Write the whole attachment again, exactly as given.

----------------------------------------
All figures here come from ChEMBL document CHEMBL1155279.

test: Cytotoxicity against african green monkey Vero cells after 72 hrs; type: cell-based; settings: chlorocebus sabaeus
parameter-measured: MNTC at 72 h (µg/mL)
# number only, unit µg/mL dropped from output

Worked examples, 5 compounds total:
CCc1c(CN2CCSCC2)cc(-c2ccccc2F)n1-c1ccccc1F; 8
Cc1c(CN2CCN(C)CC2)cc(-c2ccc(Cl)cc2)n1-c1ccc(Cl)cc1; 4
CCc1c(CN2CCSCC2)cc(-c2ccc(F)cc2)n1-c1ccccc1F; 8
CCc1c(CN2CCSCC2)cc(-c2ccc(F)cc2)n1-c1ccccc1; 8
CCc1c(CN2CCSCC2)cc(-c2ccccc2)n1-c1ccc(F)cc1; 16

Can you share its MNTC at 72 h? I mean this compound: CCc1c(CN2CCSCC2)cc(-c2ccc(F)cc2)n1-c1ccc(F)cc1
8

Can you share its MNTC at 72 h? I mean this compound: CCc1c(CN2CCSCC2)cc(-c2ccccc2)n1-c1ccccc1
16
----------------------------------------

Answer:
All figures here come from ChEMBL document CHEMBL1155279.

test: Cytotoxicity against african green monkey Vero cells after 72 hrs; type: cell-based; settings: chlorocebus sabaeus
parameter-measured: MNTC at 72 h (µg/mL)
# number only, unit µg/mL dropped from output

Worked examples, 5 compounds total:
CCc1c(CN2CCSCC2)cc(-c2ccccc2F)n1-c1ccccc1F; 8
Cc1c(CN2CCN(C)CC2)cc(-c2ccc(Cl)cc2)n1-c1ccc(Cl)cc1; 4
CCc1c(CN2CCSCC2)cc(-c2ccc(F)cc2)n1-c1ccccc1F; 8
CCc1c(CN2CCSCC2)cc(-c2ccc(F)cc2)n1-c1ccccc1; 8
CCc1c(CN2CCSCC2)cc(-c2ccccc2)n1-c1ccc(F)cc1; 16

Can you share its MNTC at 72 h? I mean this compound: CCc1c(CN2CCSCC2)cc(-c2ccc(F)cc2)n1-c1ccc(F)cc1
8

Can you share its MNTC at 72 h? I mean this compound: CCc1c(CN2CCSCC2)cc(-c2ccccc2)n1-c1ccccc1
16